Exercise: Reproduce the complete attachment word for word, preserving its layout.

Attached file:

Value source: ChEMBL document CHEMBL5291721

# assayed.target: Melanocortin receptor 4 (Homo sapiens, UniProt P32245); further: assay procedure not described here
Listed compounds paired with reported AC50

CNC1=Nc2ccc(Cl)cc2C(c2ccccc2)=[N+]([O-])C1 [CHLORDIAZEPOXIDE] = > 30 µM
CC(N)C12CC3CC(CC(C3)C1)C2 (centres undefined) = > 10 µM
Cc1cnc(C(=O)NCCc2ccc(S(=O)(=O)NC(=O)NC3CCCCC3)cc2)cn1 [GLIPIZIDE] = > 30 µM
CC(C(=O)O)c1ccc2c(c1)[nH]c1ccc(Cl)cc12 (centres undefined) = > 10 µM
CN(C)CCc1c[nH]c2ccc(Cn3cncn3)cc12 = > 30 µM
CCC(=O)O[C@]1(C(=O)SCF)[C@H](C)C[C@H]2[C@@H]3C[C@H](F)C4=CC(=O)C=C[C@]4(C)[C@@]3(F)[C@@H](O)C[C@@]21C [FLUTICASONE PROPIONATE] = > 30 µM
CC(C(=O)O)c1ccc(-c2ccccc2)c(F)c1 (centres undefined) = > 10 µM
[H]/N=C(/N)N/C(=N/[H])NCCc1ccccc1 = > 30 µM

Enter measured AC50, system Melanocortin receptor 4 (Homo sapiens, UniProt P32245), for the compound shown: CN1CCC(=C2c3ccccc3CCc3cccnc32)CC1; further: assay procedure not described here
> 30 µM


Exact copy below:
Value source: ChEMBL document CHEMBL5291721

# assayed.target: Melanocortin receptor 4 (Homo sapiens, UniProt P32245); further: assay procedure not described here
Listed compounds paired with reported AC50

CNC1=Nc2ccc(Cl)cc2C(c2ccccc2)=[N+]([O-])C1 [CHLORDIAZEPOXIDE] = > 30 µM
CC(N)C12CC3CC(CC(C3)C1)C2 (centres undefined) = > 10 µM
Cc1cnc(C(=O)NCCc2ccc(S(=O)(=O)NC(=O)NC3CCCCC3)cc2)cn1 [GLIPIZIDE] = > 30 µM
CC(C(=O)O)c1ccc2c(c1)[nH]c1ccc(Cl)cc12 (centres undefined) = > 10 µM
CN(C)CCc1c[nH]c2ccc(Cn3cncn3)cc12 = > 30 µM
CCC(=O)O[C@]1(C(=O)SCF)[C@H](C)C[C@H]2[C@@H]3C[C@H](F)C4=CC(=O)C=C[C@]4(C)[C@@]3(F)[C@@H](O)C[C@@]21C [FLUTICASONE PROPIONATE] = > 30 µM
CC(C(=O)O)c1ccc(-c2ccccc2)c(F)c1 (centres undefined) = > 10 µM
[H]/N=C(/N)N/C(=N/[H])NCCc1ccccc1 = > 30 µM

Enter measured AC50, system Melanocortin receptor 4 (Homo sapiens, UniProt P32245), for the compound shown: CN1CCC(=C2c3ccccc3CCc3cccnc32)CC1; further: assay procedure not described here
> 30 µM